GeminiFocus October 2017 | Page 6

Figure 1 . Image of the HAT-P-4 binary system . The two brightest stars in the field are HAT-P-4 A and its B companion ( lower left ). Their Hipparcos V magnitudes are 11.12 and 11.38 , respectively , and they lie 91.8 arcseconds apart .
G191 ) with an 8˚ x 8˚ field-of-view . In summary , we have three actors in the scene : a wide binary system with two very similar components , and a hot-Jupiter planet orbiting around the primary ( star A ).
Stars born at different times and locations in our Galaxy commonly present a different initial chemical composition due to the Galactic Chemical Evolution ( GCE ) effect , which leads to different chemical enrichment histories . On the other hand , it is generally assumed that individual components of wide binaries ( and most multiple systems ) have the same age and initial chemical composition , and formed coevally from a common molecular cloud .
This latter case is a strong advantage for comparative chemical studies , where GCE effects are greatly diminished or ruled-out ; in addition , the notable physical similarity between both components of a binary system makes it possible to achieve the highest possible precision in differential chemical studies when compared to classical ( i . e ., non-differential ) methods . Such precision is a requisite in order to detect even slight differences between both stars . That HAT-P-4 is not only a binary with physical similarities between its components , but also one that harbors a planetary companion , makes it an ideal case study on the possible chemical signature of the planet formation process in a binary star system . So far , this kind of challenging analysis has been performed in only a very few systems .
A high-precision chemical abundance study requires both high signal-to-noise ( S / N ) and high-resolution spectra . This fact , together with the relative brightness of both stars , made the combination of Gemini North with the Gemini Remote Access to CFHT ESPa- DOnS Spectrograph ( GRACES ) an excellent choice for the observation of this binary system . The stellar spectra were obtained under the Fast Turnaround observing mode ( program ID : GN-2016A-FT-25 ; with the author as the Principal Investigator ). We acquired the observations using the 1-fiber ( object-only ) observing mode , which provides a maximum resolving power of ~ 67,500 between 4,000 and 10,000 Ångstroms ( Å ). The exposure times were 2 x 16 minutes and 2 x 18 minutes for the stars A and B , respectively , obtaining a final S / N ~ 400 measured at ~ 6,000 Å in the combined spectra of each target .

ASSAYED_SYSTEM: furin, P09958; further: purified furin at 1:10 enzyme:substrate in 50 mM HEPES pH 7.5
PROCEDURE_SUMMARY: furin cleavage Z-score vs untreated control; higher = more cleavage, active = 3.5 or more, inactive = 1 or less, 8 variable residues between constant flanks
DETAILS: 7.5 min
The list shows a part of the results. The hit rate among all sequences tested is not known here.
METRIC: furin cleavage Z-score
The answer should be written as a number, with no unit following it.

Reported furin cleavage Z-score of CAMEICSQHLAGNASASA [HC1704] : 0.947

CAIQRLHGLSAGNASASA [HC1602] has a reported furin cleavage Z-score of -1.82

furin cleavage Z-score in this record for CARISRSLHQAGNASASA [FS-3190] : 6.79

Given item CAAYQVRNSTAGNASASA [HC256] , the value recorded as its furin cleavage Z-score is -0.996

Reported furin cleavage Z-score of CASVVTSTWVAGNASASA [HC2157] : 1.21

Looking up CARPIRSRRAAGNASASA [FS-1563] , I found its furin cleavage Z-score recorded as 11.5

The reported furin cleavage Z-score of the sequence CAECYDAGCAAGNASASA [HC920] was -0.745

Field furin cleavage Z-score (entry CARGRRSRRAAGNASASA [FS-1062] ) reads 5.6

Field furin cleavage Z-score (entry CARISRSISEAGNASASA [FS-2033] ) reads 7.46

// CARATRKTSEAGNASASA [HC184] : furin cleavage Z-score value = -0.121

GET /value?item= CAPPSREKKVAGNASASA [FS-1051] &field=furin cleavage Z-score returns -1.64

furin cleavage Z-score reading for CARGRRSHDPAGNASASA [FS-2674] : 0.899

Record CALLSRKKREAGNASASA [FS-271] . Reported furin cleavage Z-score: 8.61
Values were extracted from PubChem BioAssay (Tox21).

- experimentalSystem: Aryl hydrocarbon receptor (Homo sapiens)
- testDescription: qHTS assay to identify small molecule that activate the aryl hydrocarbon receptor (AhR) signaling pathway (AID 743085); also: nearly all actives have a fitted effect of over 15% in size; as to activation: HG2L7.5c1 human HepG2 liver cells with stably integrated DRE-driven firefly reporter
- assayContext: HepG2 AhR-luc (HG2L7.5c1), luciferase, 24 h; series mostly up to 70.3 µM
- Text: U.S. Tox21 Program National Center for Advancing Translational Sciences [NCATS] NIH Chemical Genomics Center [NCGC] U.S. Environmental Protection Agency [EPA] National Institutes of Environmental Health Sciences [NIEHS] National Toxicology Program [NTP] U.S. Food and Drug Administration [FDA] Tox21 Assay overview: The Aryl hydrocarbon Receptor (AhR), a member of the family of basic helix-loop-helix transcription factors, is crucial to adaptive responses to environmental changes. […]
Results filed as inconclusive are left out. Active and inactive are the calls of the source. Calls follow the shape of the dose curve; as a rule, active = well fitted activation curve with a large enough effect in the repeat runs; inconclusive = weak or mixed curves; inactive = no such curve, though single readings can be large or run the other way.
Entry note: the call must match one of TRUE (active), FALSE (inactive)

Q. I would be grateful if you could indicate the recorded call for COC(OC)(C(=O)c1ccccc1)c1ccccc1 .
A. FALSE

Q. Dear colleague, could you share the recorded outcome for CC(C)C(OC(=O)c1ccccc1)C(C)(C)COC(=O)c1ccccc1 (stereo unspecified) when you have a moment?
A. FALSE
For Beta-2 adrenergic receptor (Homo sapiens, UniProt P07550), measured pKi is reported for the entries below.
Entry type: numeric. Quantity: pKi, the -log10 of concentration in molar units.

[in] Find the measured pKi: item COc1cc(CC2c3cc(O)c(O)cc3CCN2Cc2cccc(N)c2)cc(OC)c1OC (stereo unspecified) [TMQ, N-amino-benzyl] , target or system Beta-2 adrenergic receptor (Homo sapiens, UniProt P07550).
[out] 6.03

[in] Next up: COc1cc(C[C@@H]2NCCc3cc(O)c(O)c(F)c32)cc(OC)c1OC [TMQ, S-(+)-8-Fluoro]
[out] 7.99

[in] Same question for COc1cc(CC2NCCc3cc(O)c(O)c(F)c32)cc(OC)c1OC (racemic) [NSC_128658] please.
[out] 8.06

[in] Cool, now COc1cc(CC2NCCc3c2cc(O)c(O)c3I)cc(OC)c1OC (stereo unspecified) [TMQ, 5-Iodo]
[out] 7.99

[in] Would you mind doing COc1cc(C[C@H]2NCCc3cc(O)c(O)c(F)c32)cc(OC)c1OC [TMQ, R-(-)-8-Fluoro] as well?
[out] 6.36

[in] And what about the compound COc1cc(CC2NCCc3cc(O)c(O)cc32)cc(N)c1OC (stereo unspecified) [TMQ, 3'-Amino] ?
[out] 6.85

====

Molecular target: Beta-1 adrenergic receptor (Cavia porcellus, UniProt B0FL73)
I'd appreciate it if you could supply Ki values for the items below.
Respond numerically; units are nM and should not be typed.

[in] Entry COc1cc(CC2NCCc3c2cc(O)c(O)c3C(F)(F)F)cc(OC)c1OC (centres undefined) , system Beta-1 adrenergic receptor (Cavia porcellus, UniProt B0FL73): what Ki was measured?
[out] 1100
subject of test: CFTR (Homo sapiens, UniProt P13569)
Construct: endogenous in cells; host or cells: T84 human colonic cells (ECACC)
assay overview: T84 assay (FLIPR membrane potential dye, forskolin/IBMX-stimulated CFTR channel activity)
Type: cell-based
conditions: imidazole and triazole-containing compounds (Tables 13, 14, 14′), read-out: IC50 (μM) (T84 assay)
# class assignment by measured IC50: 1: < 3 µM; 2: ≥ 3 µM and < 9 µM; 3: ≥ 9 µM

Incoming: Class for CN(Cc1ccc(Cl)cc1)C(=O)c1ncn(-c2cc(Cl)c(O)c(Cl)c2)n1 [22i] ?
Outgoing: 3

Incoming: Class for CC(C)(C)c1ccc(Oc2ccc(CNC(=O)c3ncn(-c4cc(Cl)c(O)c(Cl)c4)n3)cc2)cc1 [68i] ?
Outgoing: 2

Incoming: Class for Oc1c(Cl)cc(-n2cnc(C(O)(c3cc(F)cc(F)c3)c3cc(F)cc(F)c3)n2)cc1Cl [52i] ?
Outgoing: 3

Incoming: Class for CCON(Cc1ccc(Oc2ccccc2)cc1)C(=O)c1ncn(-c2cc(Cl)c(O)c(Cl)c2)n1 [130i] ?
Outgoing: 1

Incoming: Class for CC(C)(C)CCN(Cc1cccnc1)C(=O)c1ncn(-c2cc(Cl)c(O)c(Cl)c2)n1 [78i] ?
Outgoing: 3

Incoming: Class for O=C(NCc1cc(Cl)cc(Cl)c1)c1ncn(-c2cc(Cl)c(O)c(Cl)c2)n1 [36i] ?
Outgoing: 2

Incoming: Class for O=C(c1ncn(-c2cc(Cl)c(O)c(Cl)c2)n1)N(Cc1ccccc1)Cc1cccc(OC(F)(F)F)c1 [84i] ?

A Surprising Chemical Difference Between Sibling Stars
We took advantage of the physical similarity between both stars and applied a lineby-line full differential technique in order to determine fundamental parameters and detailed chemical abundances . To do so , we used the FUNDPAR program ( Saffe , 2011 ) together with ATLAS9 model atmospheres . The results showed mainly three unexpected differences in the chemical pattern of both stars . First , the exoplanet host A star is ~ 0.1 dex more metal-rich than its stellar companion . This difference is remarkable and much higher than most metallicity differences found in similar binary systems ( see , e . g ., Desidera et al ., 2006 ). Second , star A shows a clear enhancement in its photo-
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